The Open UniversitySkip to content
 

PIRATE: A Remotely Operable Telescope for Research and Education

Holmes, Stefan (2013). PIRATE: A Remotely Operable Telescope for Research and Education. PhD thesis The Open University.

Full text available as:
[img]
Preview
PDF (Version of Record) - Requires a PDF viewer such as GSview, Xpdf or Adobe Acrobat Reader
Download (8MB) | Preview
Google Scholar: Look up in Google Scholar

Abstract

This thesis introduces PIRATE, a remotely operable telescope facility for use in research and education, constructed from off-the-shelf hardware, operated by the Open University. It focuses on the PIRATE Mark 1 and PIRATE Mark 1.5 phases of operation; the telescope facility has been in the Mark 2 phase since September 2011. Situated at the Observatori Astronomic de Mallorca, PIRATE is currently used to follow up potential transiting extrasolar planet candidates produced by the SuperWASP North experiment, as well as to hunt for novae in M31 and other nearby galaxies. It is operated by a mixture of commercially available software and proprietary software. In this thesis I discuss the hardware and its characterisation, problems with performing precision time-series photometry when using a German Equatorial Mount, and the PIRATE pipeline developed to assist with the fast and effective production of results from the follow-up observations of potential transiting extrasolar planets. I then go on to discuss the logistics of the follow-up program, and present the results from the PIRATE Mark 1 and 1.5 follow-up data, followed by the results from observational work on known transiting systems (such as WASP-12b). A discussion of areas for improvement and possible avenues for future work concludes the thesis.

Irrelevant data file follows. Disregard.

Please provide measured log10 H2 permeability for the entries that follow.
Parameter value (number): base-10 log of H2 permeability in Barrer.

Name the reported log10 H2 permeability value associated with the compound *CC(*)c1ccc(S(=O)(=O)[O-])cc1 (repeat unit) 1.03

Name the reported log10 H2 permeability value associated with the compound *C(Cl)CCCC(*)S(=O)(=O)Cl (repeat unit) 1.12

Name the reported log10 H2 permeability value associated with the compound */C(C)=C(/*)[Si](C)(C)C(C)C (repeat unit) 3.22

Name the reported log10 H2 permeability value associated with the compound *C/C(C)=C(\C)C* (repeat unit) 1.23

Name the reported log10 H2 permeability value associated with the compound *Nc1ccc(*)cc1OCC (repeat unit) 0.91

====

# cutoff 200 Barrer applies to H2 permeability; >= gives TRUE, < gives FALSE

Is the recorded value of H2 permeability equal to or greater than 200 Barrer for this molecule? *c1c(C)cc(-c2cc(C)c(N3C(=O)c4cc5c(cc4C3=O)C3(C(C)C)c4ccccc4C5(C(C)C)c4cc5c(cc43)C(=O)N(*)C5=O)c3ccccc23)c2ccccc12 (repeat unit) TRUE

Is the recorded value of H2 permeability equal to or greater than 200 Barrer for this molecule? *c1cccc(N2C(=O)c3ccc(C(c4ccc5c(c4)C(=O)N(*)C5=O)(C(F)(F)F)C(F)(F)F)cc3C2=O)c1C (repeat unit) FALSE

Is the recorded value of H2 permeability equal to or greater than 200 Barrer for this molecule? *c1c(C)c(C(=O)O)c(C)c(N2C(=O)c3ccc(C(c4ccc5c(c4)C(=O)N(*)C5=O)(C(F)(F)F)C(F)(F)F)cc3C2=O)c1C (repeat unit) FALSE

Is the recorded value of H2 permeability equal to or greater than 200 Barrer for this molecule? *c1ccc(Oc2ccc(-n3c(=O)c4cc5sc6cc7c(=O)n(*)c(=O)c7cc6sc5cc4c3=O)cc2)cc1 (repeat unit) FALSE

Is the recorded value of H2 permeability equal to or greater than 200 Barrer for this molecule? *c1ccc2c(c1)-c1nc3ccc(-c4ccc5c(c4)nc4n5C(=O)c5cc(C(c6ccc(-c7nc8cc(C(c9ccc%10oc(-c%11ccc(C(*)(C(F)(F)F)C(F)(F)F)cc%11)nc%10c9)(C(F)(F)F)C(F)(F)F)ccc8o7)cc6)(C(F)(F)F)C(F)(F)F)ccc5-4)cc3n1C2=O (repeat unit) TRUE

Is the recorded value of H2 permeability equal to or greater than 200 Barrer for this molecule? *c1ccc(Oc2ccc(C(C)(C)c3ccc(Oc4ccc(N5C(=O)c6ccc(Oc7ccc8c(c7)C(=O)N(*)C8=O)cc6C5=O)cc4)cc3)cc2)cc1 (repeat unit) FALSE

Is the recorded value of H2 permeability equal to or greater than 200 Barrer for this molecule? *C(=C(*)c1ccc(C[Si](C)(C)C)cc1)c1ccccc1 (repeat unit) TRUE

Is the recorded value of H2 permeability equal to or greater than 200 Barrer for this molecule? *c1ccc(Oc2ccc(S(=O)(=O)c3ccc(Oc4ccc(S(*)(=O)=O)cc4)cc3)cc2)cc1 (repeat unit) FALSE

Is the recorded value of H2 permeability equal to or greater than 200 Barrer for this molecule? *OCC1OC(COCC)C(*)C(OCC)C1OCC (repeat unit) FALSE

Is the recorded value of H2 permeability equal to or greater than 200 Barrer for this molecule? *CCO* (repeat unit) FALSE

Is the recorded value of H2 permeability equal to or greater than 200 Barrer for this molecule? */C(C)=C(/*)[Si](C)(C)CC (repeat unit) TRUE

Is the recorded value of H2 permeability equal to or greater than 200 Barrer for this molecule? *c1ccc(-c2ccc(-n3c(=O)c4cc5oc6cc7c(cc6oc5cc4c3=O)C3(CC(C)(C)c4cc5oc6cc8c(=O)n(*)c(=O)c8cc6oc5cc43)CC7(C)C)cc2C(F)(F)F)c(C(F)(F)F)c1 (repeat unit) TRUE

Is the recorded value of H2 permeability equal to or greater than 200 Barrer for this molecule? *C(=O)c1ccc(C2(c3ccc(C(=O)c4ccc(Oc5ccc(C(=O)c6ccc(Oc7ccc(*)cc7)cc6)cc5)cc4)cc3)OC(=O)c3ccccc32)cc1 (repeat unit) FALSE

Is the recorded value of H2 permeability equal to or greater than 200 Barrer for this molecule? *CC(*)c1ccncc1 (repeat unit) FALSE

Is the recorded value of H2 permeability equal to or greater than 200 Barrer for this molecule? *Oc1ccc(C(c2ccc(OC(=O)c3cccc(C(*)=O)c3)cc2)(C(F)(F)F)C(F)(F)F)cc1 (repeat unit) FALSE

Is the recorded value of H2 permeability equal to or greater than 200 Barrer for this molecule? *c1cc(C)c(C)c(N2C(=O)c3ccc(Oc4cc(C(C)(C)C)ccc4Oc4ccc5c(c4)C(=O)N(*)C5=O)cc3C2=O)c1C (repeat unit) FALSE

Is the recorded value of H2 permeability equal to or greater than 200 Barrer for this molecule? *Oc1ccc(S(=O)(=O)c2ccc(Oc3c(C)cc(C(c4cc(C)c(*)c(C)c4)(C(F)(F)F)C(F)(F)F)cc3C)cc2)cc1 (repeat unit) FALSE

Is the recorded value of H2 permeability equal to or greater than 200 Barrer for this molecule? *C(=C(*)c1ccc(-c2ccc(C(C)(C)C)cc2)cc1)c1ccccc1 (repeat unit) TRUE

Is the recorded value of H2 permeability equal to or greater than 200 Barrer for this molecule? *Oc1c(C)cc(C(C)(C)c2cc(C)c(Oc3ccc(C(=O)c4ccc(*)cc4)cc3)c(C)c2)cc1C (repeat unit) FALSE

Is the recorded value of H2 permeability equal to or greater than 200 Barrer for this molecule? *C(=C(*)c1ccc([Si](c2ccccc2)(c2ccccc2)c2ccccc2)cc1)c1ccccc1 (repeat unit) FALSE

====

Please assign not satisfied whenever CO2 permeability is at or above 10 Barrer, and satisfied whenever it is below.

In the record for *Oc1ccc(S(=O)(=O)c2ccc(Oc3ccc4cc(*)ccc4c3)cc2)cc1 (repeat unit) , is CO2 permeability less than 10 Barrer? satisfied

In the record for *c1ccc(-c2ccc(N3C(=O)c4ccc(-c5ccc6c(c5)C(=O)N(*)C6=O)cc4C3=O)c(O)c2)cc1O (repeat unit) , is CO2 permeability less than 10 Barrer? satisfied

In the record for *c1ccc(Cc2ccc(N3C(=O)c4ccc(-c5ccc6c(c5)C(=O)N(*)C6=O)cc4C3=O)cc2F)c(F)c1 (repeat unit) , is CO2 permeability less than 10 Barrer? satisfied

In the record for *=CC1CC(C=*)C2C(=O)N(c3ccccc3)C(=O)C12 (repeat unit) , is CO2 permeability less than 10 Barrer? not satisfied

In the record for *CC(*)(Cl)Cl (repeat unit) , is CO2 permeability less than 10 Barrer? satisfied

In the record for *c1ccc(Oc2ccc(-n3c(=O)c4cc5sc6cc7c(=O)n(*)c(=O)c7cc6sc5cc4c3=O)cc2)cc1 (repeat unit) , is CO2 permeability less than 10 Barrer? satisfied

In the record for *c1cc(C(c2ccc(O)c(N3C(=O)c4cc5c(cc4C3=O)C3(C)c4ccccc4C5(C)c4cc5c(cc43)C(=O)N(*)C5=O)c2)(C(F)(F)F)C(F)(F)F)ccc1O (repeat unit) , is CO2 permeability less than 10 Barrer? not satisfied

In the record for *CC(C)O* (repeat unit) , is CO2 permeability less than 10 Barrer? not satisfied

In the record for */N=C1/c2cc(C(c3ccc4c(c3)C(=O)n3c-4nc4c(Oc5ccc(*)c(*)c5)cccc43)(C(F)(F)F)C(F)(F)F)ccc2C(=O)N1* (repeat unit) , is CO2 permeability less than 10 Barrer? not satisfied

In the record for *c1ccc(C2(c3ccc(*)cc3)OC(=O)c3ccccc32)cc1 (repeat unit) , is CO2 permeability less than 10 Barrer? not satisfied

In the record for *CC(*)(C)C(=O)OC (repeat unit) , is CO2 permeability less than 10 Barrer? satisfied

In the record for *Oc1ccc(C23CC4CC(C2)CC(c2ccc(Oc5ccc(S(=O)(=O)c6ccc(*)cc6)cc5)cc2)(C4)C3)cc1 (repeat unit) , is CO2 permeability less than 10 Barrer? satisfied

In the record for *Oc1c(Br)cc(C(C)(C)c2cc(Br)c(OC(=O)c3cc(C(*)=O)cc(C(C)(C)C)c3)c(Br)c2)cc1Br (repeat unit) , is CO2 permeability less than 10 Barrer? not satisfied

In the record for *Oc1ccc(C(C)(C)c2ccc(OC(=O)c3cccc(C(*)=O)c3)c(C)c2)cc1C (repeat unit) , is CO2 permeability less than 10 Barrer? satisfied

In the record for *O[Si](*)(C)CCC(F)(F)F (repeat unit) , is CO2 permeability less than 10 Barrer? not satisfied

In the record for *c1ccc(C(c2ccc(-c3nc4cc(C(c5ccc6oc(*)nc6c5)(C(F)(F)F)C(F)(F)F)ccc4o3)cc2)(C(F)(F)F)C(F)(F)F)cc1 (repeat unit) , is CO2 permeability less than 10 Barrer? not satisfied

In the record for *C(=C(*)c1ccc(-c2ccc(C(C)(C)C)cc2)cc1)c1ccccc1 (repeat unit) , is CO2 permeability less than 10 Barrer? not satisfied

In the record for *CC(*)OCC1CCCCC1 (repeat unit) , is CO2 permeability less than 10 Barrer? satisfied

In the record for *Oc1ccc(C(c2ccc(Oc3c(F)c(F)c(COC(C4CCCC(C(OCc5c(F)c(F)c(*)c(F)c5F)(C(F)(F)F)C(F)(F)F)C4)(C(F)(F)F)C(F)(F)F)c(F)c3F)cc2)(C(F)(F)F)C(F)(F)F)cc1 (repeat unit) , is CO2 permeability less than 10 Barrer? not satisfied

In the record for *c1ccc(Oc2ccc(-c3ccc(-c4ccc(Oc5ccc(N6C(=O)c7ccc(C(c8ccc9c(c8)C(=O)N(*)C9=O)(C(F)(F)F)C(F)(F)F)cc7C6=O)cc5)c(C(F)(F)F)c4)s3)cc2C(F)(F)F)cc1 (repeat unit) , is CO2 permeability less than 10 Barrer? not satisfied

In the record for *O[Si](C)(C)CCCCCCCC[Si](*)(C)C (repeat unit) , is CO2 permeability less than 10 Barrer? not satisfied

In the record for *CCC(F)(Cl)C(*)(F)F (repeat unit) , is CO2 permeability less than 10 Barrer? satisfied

Item Type: Thesis (PhD)
Copyright Holders: 2013 The Author
Keywords: Remotely operated telescopes;
Academic Unit/School: Faculty of Science, Technology, Engineering and Mathematics (STEM) > Physical Sciences
Item ID: 61720
Depositing User: ORO Import
Date Deposited: 10 Jun 2019 09:09
Last Modified: 11 Jun 2019 05:07
URI: http://oro.open.ac.uk/id/eprint/61720
Share this page:

Download history for this item

These details should be considered as only a guide to the number of downloads performed manually. Algorithmic methods have been applied in an attempt to remove automated downloads from the displayed statistics but no guarantee can be made as to the accuracy of the figures.

Actions (login may be required)

Policies | Disclaimer

© The Open University   contact the OU